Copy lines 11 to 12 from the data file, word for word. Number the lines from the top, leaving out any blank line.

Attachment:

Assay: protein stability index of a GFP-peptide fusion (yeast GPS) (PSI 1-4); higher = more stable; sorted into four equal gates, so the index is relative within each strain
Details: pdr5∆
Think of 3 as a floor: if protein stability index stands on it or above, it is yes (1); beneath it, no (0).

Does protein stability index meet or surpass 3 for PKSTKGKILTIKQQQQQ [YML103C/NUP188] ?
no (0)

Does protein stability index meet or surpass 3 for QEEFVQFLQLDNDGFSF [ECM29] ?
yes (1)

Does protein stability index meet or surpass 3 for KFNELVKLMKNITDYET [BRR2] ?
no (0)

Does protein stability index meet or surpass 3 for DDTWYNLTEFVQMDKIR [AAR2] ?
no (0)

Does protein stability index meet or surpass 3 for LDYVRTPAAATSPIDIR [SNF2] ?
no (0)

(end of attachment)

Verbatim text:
no (0)

Does protein stability index meet or surpass 3 for LDYVRTPAAATSPIDIR [SNF2] ?